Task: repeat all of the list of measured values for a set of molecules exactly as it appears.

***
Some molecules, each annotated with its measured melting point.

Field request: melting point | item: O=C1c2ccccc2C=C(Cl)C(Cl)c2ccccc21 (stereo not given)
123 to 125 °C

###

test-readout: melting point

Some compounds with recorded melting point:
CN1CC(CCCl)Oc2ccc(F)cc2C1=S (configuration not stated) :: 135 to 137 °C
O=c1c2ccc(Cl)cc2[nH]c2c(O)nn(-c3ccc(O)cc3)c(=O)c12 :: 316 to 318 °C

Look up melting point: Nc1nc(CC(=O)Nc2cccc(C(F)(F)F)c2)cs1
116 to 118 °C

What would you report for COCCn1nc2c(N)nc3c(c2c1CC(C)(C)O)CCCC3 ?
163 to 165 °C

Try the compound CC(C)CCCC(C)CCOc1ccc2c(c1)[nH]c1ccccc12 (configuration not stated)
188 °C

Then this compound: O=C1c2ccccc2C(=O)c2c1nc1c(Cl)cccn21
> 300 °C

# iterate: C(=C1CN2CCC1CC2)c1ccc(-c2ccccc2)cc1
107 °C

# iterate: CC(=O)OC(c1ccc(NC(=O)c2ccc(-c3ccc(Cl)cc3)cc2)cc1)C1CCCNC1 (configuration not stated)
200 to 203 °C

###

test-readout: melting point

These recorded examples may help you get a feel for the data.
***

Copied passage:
Some molecules, each annotated with its measured melting point.

Field request: melting point | item: O=C1c2ccccc2C=C(Cl)C(Cl)c2ccccc21 (stereo not given)
123 to 125 °C

###

test-readout: melting point

Some compounds with recorded melting point:
CN1CC(CCCl)Oc2ccc(F)cc2C1=S (configuration not stated) :: 135 to 137 °C
O=c1c2ccc(Cl)cc2[nH]c2c(O)nn(-c3ccc(O)cc3)c(=O)c12 :: 316 to 318 °C

Look up melting point: Nc1nc(CC(=O)Nc2cccc(C(F)(F)F)c2)cs1
116 to 118 °C

What would you report for COCCn1nc2c(N)nc3c(c2c1CC(C)(C)O)CCCC3 ?
163 to 165 °C

Try the compound CC(C)CCCC(C)CCOc1ccc2c(c1)[nH]c1ccccc12 (configuration not stated)
188 °C

Then this compound: O=C1c2ccccc2C(=O)c2c1nc1c(Cl)cccn21
> 300 °C

# iterate: C(=C1CN2CCC1CC2)c1ccc(-c2ccccc2)cc1
107 °C

# iterate: CC(=O)OC(c1ccc(NC(=O)c2ccc(-c3ccc(Cl)cc3)cc2)cc1)C1CCCNC1 (configuration not stated)
200 to 203 °C

###

test-readout: melting point

These recorded examples may help you get a feel for the data.